Over the next week or two or three, we’re going to recap the season that was by looking at what went right as well as what went wrong for the 2010 Yankees.
The Yankees had many things go right this year despite the disappointing end result, but let’s kick off our series by looking at the improvements made to the medium that brings Yankee games to millions of fans: the YES Network. The network hasn’t made many cosmetic changes since launching in March 2002, at least not until this year. They overhauled the game broadcasts to make them fresh and modern, leading to a more enhanced and enjoyable broadcast.
Of course the biggest upgrade was the commercial you see above, which brought the power of RAB into the homes of countless fans in the Tri-State Area. Okay fine, that wasn’t much more than an afterthought, but it still rocked for us. Anyway, let’s break down the upgrades piece by piece…
We provided a sneak peek at YES’ new graphics right before the season started, and they delivered in every way. The old 2-D graphics that ruled the broadcast since the network’s inception were replaced with new ones featuring 3-D effects while retaining familiar elements like the traditional Yankee blue and white color scheme. Names would pop out of the lineup as the broadcasters talked about them and Yankee players jumped out at you when featured on a statistical leader board. They managed to be both easy on the eyes and attention grabbing, a pleasant combination.
The scoreboard overlay, batter’s line, and pitcher’s line all received makeovers, including more information that ever before. On-base percentage was added to each batter’s statistical line and pitcher’s splits between right and lefthanded batters would be featured where appropriate. We had to look that stuff up for ourselves before this season. Overall, the new graphics made for a much cleaner and more informative game broadcast.
Pitch Count & Radar Gun
Technically these two are part of new graphics, but they were so great they deserve their own section. The new pitch count feature, which kicked in after the Yankee starter threw his tenth pitch, stole the show at the start of the season. I often found myself looking for it on non-YES broadcasts, and it allowed us to become part of action by thinking ahead to bullpen moves and matchups pitch-by-pitch throughout the game. It was a small addition in the grand scheme of things, but one that made a world of difference.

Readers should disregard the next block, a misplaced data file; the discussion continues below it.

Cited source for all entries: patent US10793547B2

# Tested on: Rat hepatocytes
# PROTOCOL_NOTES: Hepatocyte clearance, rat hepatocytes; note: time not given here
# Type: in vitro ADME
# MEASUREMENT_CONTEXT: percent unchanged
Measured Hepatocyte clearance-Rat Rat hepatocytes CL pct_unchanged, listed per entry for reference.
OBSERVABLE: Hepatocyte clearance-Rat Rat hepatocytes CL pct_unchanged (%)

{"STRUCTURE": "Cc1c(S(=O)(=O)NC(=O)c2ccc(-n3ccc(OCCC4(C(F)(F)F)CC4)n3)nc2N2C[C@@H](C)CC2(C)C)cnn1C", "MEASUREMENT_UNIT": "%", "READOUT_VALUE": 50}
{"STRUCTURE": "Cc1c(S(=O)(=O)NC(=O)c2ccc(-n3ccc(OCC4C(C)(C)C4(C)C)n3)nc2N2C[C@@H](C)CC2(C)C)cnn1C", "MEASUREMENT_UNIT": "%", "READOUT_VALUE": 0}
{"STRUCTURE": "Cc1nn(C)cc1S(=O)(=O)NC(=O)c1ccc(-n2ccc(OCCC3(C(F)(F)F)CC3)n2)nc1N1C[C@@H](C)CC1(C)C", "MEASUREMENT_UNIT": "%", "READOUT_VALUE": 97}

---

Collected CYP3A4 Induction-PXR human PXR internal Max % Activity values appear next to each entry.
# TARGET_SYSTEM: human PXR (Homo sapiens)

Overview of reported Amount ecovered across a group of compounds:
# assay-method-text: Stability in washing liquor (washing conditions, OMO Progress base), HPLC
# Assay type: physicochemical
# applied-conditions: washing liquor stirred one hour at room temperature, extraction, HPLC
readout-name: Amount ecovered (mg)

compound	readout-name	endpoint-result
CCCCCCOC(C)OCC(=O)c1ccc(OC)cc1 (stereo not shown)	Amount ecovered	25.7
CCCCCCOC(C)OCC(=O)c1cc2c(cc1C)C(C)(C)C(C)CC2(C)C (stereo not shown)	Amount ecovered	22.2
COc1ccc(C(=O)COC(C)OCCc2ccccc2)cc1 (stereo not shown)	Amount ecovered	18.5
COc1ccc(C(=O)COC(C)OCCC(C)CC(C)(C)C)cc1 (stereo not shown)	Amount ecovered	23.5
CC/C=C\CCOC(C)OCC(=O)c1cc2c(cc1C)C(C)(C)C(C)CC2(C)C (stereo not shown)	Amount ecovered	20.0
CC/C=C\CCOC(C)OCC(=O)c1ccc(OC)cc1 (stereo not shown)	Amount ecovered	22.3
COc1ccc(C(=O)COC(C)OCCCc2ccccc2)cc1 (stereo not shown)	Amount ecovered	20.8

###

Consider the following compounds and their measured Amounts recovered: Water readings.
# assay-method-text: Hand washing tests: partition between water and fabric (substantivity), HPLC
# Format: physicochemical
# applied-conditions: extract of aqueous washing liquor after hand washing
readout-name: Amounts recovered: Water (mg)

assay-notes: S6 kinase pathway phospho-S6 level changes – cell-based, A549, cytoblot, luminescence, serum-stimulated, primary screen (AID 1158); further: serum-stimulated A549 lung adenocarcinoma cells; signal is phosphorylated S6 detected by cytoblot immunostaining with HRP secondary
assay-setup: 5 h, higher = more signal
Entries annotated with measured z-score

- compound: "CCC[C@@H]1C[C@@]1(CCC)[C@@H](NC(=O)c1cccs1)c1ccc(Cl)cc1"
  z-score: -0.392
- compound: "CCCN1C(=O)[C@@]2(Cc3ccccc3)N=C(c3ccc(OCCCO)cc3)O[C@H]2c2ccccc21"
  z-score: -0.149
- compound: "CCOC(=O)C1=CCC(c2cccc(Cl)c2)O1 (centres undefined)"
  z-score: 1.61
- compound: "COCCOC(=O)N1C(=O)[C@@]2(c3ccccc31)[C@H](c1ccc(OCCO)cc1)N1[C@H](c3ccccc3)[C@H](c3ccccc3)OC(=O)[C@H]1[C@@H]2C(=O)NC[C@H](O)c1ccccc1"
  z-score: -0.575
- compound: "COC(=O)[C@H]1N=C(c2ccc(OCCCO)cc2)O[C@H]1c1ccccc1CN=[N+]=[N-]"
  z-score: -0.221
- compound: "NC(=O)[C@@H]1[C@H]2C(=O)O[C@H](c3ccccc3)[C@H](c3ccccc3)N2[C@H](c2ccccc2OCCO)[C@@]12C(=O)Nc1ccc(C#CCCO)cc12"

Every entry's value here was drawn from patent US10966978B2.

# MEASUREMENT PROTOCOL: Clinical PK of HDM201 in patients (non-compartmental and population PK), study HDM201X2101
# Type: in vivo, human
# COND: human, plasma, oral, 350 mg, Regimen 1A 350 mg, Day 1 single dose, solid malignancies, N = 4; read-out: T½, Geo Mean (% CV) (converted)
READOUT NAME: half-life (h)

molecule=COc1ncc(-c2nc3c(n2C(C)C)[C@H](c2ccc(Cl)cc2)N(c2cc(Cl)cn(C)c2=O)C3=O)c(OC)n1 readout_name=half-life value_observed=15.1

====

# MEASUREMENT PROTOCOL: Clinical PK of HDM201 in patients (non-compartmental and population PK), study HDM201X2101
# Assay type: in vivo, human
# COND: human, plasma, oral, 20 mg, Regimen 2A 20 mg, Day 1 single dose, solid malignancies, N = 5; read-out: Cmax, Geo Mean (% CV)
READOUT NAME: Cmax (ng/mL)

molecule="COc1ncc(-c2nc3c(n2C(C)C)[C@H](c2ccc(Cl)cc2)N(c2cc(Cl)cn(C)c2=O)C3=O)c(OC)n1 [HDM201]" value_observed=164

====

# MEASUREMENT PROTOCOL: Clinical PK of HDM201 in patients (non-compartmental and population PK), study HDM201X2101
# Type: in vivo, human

In addition to the new pitch counter, the once-comical radar gun received a big-time upgrade. After years of what seemed like completely arbitrary pitch velocities, YES synced up with MLBAM’s PitchFX system to provide accurate radar readings. Gone were the days of 65 mph fastballs and 92 mph curveballs. It sounds simple enough, but being able to trust the information provided was a big improvement.
YES has always featured a large cast of in-game analysts, but it wasn’t until this year that they added to their in-studio crew. Jack Curry, formerly of The New York Times, joined the network this season and provided analysis during the pre- and post-game shows in addition to some sideline reporting. Curry even made a one inning cameo in the broadcast booth this summer.
Two decades of experience with the Times allowed Curry to talk more about what others were seeing with the Yankees rather than his personal opinion, something the network already has plenty of people doing. His connections within the game enabled him to speak intelligently about trade rumors and scouting reports, giving fans “inside information” we weren’t getting before. He was refreshing voice of reason as well, offering a better and more reasonable perspective than anything the network had before.
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YES (and My9) carry something like 150 games a year, and it was about time they made some significant changes to their broadcast. The dull tone of the old graphics were eliminated this year, and Curry’s insight and reason was more than welcome in the studio. We all love watching the Yankees, but this improvements made the games that much more enjoyable.